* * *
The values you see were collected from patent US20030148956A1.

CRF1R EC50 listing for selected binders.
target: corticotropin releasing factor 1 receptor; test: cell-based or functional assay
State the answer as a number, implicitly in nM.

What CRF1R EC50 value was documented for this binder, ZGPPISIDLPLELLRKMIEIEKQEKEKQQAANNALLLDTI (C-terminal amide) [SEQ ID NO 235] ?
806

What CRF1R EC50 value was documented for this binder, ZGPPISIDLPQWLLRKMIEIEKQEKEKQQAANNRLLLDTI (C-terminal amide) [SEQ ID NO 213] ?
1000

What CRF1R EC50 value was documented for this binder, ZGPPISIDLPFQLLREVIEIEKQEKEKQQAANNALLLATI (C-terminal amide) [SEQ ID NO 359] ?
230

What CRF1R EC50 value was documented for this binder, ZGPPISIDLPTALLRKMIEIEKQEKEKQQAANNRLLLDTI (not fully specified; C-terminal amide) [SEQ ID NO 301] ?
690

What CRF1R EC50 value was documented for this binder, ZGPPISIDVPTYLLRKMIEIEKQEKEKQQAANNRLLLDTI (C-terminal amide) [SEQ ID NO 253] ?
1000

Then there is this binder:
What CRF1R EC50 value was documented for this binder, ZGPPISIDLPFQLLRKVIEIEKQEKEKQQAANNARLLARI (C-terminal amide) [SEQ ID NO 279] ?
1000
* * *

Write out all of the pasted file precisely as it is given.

The values you see were collected from patent US20030148956A1.

CRF1R EC50 listing for selected binders.
target: corticotropin releasing factor 1 receptor; test: cell-based or functional assay
State the answer as a number, implicitly in nM.

What CRF1R EC50 value was documented for this binder, ZGPPISIDLPLELLRKMIEIEKQEKEKQQAANNALLLDTI (C-terminal amide) [SEQ ID NO 235] ?
806

What CRF1R EC50 value was documented for this binder, ZGPPISIDLPQWLLRKMIEIEKQEKEKQQAANNRLLLDTI (C-terminal amide) [SEQ ID NO 213] ?
1000

What CRF1R EC50 value was documented for this binder, ZGPPISIDLPFQLLREVIEIEKQEKEKQQAANNALLLATI (C-terminal amide) [SEQ ID NO 359] ?
230

What CRF1R EC50 value was documented for this binder, ZGPPISIDLPTALLRKMIEIEKQEKEKQQAANNRLLLDTI (not fully specified; C-terminal amide) [SEQ ID NO 301] ?
690

What CRF1R EC50 value was documented for this binder, ZGPPISIDVPTYLLRKMIEIEKQEKEKQQAANNRLLLDTI (C-terminal amide) [SEQ ID NO 253] ?
1000

Then there is this binder:
What CRF1R EC50 value was documented for this binder, ZGPPISIDLPFQLLRKVIEIEKQEKEKQQAANNARLLARI (C-terminal amide) [SEQ ID NO 279] ?
1000